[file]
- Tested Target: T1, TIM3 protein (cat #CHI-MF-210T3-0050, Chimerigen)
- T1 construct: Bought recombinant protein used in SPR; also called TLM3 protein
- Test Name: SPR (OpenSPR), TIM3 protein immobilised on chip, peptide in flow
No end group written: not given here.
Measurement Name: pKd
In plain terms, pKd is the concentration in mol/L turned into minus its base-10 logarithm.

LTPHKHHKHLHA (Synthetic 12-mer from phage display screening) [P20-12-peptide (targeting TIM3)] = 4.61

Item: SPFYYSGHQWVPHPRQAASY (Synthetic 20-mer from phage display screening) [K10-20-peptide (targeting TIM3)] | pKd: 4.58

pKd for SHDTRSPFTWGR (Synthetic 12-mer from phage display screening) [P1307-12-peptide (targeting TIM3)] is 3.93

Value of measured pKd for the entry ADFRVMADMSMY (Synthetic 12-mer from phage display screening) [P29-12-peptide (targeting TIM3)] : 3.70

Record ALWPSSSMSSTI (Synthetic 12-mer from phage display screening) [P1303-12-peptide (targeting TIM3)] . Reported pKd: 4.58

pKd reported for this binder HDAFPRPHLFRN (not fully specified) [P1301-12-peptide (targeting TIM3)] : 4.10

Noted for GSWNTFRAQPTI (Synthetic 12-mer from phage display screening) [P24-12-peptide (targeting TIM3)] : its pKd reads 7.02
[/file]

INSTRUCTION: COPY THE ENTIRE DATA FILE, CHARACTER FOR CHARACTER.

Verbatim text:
- Tested Target: T1, TIM3 protein (cat #CHI-MF-210T3-0050, Chimerigen)
- T1 construct: Bought recombinant protein used in SPR; also called TLM3 protein
- Test Name: SPR (OpenSPR), TIM3 protein immobilised on chip, peptide in flow
No end group written: not given here.
Measurement Name: pKd
In plain terms, pKd is the concentration in mol/L turned into minus its base-10 logarithm.

LTPHKHHKHLHA (Synthetic 12-mer from phage display screening) [P20-12-peptide (targeting TIM3)] = 4.61

Item: SPFYYSGHQWVPHPRQAASY (Synthetic 20-mer from phage display screening) [K10-20-peptide (targeting TIM3)] | pKd: 4.58

pKd for SHDTRSPFTWGR (Synthetic 12-mer from phage display screening) [P1307-12-peptide (targeting TIM3)] is 3.93

Value of measured pKd for the entry ADFRVMADMSMY (Synthetic 12-mer from phage display screening) [P29-12-peptide (targeting TIM3)] : 3.70

Record ALWPSSSMSSTI (Synthetic 12-mer from phage display screening) [P1303-12-peptide (targeting TIM3)] . Reported pKd: 4.58

pKd reported for this binder HDAFPRPHLFRN (not fully specified) [P1301-12-peptide (targeting TIM3)] : 4.10

Noted for GSWNTFRAQPTI (Synthetic 12-mer from phage display screening) [P24-12-peptide (targeting TIM3)] : its pKd reads 7.02